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Chattanooga lawyer suspended for double billing, other misconduct

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CHATTANOOGA (WRCB) - A well-known Chattanooga attorney is suspended from practicing law for 45 days after the Supreme Court of Tennessee ruled on allegations of double billing and other charges of misconduct by attorney Fred Hanzelik. He's represented clients in several high profile cases locally. Channel 3 learned, this isn't his first suspension.

A visit to attorney Fred Hanzelik's law offices, Hanzelik & Associates, in downtown Chattanooga Tuesday revealed he's still seeing clients. That's because the 45 day suspension doesn't go into effect until next Monday. It's a ruling based on the American Bar Association Standards.

"According to those standards for the misconduct Mr. Hanzelik engaged in, those standards suggest suspension is appropriate," Board of Professional Responsibility Senior Litigation Counsel Sandy Garrett says.

The Board of Professional Responsibility investigated complaints from two of Hanzelik's clients. The board charged him with double-billing, unreasonable diligence and promptness in representing a client, not communicating with the client, charging an unreasonable fee, and not responding to the board when questioned.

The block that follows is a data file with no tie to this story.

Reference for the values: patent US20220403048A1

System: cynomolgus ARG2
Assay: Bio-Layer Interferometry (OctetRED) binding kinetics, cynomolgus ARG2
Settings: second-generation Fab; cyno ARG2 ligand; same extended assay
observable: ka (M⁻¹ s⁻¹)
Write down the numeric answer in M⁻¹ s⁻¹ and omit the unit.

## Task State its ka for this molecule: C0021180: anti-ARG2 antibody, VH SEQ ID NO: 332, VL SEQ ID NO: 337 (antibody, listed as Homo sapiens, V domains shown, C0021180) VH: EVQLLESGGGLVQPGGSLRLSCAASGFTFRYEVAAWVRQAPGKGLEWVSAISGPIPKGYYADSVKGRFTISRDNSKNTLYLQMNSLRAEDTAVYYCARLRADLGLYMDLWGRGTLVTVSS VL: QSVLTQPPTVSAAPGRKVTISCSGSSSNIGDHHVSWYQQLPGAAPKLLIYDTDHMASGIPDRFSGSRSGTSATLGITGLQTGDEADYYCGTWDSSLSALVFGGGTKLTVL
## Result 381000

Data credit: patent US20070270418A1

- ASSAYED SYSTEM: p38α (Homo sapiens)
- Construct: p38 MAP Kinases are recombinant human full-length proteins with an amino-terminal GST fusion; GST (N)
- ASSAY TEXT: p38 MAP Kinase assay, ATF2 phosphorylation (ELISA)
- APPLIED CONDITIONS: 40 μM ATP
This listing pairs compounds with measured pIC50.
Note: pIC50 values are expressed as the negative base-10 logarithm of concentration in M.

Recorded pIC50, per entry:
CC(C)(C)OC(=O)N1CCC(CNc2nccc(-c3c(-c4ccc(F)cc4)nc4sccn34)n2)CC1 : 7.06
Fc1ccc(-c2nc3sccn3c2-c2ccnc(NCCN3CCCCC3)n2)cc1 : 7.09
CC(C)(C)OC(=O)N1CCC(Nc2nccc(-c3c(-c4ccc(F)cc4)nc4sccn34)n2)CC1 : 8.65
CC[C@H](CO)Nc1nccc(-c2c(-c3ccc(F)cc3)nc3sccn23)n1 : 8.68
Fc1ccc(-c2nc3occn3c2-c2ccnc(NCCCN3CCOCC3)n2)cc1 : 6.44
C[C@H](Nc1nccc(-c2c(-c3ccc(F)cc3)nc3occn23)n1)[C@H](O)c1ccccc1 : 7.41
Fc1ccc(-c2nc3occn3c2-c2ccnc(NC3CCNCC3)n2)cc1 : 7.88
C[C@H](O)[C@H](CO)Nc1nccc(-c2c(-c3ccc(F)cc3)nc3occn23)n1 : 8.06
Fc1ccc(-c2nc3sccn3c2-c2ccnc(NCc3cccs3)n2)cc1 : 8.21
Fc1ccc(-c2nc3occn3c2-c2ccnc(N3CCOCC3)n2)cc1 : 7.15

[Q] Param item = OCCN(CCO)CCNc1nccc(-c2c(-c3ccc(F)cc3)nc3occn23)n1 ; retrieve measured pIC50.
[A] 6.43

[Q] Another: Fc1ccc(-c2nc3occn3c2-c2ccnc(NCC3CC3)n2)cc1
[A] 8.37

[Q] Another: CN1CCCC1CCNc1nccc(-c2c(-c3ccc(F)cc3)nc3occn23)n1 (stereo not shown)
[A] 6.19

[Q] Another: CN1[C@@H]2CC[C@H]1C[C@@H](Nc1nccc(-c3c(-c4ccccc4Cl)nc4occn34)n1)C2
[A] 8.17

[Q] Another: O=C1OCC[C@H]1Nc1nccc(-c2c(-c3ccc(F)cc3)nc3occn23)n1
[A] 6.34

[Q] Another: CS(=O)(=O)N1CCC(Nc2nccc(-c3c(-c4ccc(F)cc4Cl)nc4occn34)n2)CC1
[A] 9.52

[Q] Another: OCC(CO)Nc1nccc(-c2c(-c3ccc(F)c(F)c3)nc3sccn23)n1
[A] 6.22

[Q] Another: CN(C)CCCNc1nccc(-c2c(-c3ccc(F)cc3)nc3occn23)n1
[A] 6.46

"These charges were actually filed in 2005," Garrett says.

It was a seven year investigation that overlapped with another suspension Hanzelik was ordered in July of 2010. That time it was for 30 days for not providing accounting for a settlement, engaging in a conflict of interest and again, not communicating with the board or his client.

"Certainly a lawyer who's had prior discipline that could and would be used as an aggravating circumstance if they face disciplinary charges again at a later day, but there's no magic number," Garrett says.

There's no magic number of suspensions for being dis-barred, because the board says it depends on the severity of the misconduct.

The Supreme Court of Tennessee could've ruled up to a five year suspension, but said 45 days suited Hanzelik's misconduct charges.

The board says it took seven years, because Hanzelik had health issues, one of the clients was out of the country, and Hanzelik went through an appeals process.

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